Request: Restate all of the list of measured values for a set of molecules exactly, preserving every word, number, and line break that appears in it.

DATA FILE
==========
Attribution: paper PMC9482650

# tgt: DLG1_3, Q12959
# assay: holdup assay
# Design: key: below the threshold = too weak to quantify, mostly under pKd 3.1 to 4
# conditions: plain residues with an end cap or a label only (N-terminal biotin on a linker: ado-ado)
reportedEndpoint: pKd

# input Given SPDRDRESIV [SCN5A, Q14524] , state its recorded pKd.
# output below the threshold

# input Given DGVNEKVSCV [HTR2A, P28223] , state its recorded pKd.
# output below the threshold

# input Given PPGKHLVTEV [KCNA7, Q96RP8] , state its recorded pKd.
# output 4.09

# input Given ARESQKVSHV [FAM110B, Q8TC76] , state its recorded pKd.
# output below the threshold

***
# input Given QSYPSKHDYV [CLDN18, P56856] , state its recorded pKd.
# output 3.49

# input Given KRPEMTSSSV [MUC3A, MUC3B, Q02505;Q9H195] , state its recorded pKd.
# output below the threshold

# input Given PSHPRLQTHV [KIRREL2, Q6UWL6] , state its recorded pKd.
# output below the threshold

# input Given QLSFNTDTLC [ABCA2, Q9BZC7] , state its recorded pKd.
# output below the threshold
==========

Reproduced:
Attribution: paper PMC9482650

# tgt: DLG1_3, Q12959
# assay: holdup assay
# Design: key: below the threshold = too weak to quantify, mostly under pKd 3.1 to 4
# conditions: plain residues with an end cap or a label only (N-terminal biotin on a linker: ado-ado)
reportedEndpoint: pKd

# input Given SPDRDRESIV [SCN5A, Q14524] , state its recorded pKd.
# output below the threshold

# input Given DGVNEKVSCV [HTR2A, P28223] , state its recorded pKd.
# output below the threshold

# input Given PPGKHLVTEV [KCNA7, Q96RP8] , state its recorded pKd.
# output 4.09

# input Given ARESQKVSHV [FAM110B, Q8TC76] , state its recorded pKd.
# output below the threshold

***
# input Given QSYPSKHDYV [CLDN18, P56856] , state its recorded pKd.
# output 3.49

# input Given KRPEMTSSSV [MUC3A, MUC3B, Q02505;Q9H195] , state its recorded pKd.
# output below the threshold

# input Given PSHPRLQTHV [KIRREL2, Q6UWL6] , state its recorded pKd.
# output below the threshold

# input Given QLSFNTDTLC [ABCA2, Q9BZC7] , state its recorded pKd.
# output below the threshold